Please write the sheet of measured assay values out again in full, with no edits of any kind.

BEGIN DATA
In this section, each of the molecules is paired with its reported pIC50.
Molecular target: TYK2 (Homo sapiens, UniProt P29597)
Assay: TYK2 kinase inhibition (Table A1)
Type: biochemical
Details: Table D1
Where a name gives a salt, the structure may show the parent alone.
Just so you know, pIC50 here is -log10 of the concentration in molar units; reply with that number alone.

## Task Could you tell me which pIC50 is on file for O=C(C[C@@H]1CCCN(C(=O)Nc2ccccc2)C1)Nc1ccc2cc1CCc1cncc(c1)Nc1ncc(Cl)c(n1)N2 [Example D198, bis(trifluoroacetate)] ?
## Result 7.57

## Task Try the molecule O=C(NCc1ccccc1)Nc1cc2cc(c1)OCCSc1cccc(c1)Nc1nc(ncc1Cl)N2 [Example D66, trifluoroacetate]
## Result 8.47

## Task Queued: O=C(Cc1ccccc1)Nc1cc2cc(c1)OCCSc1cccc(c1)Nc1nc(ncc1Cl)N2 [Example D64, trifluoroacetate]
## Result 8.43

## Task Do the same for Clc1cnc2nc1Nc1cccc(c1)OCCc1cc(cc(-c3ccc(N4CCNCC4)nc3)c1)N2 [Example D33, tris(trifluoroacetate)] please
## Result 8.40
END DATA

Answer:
In this section, each of the molecules is paired with its reported pIC50.
Molecular target: TYK2 (Homo sapiens, UniProt P29597)
Assay: TYK2 kinase inhibition (Table A1)
Type: biochemical
Details: Table D1
Where a name gives a salt, the structure may show the parent alone.
Just so you know, pIC50 here is -log10 of the concentration in molar units; reply with that number alone.

## Task Could you tell me which pIC50 is on file for O=C(C[C@@H]1CCCN(C(=O)Nc2ccccc2)C1)Nc1ccc2cc1CCc1cncc(c1)Nc1ncc(Cl)c(n1)N2 [Example D198, bis(trifluoroacetate)] ?
## Result 7.57

## Task Try the molecule O=C(NCc1ccccc1)Nc1cc2cc(c1)OCCSc1cccc(c1)Nc1nc(ncc1Cl)N2 [Example D66, trifluoroacetate]
## Result 8.47

## Task Queued: O=C(Cc1ccccc1)Nc1cc2cc(c1)OCCSc1cccc(c1)Nc1nc(ncc1Cl)N2 [Example D64, trifluoroacetate]
## Result 8.43

## Task Do the same for Clc1cnc2nc1Nc1cccc(c1)OCCc1cc(cc(-c3ccc(N4CCNCC4)nc3)c1)N2 [Example D33, tris(trifluoroacetate)] please
## Result 8.40